Basically, any secure style will work!
Wear a Buff – Underrated Scuba Diving Hair Accessories
If you aren’t as nimbly-fingered to give yourself braids, or maybe your hair isn’t long enough, consider wearing a buff, a kind of scuba diving hair wrap, when taking to the water.
A buff is a multi-purpose piece of apparel, which is a thin fabric tube. Not only is it great for wearing around your head to keep your hair under control, but they are also great for pre-dive when you’re on a boat to stop the sun and splashes on your face, but wearing it around your lower part of your face.
There are a ton of varieties available in different colors too (I own a cute whale shark skin patterned one for when I am in the ocean!)
Have a Mask Strap Cover
A trick I *wish* I’d been told earlier in my dive career is how good a mask strap actually is! I had previously always thought that were a novelty for newer divers or those that are easily tempted into buying souvenirs on a dive trip. But seriously. Get one.
A mask strap cover is a neoprene casing that slips over the silicone strap that goes around your head. They’re pretty cheap and easy to fit to almost all mask styles.
Whether you are a snorkelling or scuba diving with long hair, having a cover will be a game changer. Gone are those pulls where the silicone snags against the hair strands, and I found I had far less hair breakage when using a strap on my mask (so much so, that I won’t dive without one now!)
Scuba Diving Hair Protection Products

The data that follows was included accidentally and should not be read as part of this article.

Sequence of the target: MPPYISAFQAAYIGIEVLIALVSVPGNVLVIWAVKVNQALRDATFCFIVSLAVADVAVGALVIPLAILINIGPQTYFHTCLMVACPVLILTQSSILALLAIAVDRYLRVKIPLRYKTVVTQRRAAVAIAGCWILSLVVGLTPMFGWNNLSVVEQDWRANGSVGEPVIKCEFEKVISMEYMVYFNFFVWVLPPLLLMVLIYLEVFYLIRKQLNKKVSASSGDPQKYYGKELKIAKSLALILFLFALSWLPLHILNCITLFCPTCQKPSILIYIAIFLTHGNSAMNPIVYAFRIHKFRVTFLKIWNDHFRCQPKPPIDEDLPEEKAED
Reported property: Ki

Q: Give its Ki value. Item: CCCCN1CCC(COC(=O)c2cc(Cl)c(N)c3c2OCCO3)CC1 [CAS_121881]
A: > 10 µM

To keep your hair in great condition you need to use products too. I always use a shampoo and conditioner that is designed for dry and brittle hair, and regularly use a hair mask for a deep conditioning treatment.
On dive days it’s also important to nourish your hair, but keep the reef safe from excess chemicals that are within commercial hair products.
So I use my favourite natural diving hair product – natural coconut oil! I swear by it! I apply some to my hair as part of my ‘pre-dive’ hair routine, and keep some handy in my bag for straight after the dive.
As it is natural, it is better for the reef than other leave-in conditioners, and it leaves my hair smelling great! But a word of warning, if it’s a super scorching day, wear a buff to protect your head with oil on, as it can frazzle and ‘cook’ under the scorching sun!
My Dive Day Hair Routine
My pre-dive hair routine combines the tricks I’ve told you already.
I start with freshly combed hair and apply a solution of water and a generous ‘glob’ of coconut oil conditioning treatment and rub it through my hair until it is entirely covered and damp.
I then braid the damp hair (which actually can make braiding easier!) into two braids, which stay firm on my head all day.
During the day, I wear my mask that has a strap cover on, but when the dives are over and my gear is packed away, I think about my hair again.
In my dive boat bag I have a tangle teaser hair brush and a small pump bottle of my coconut oil conditioning lotion. On the boat ride back to shore I undo my hair and brush through the loose tendrils, and apply another generous helping of the conditioner.
Since I’ve made these priorities for my hair during my dives, it has continued to grow healthily and the good condition has returned. I also make sure I use a generally good repairing shampoo and conditioner during my normal hair washing routines too!
Some may think that I’m a bit of a princess during dives for this, but for me, and my hair – it’s totally worth it!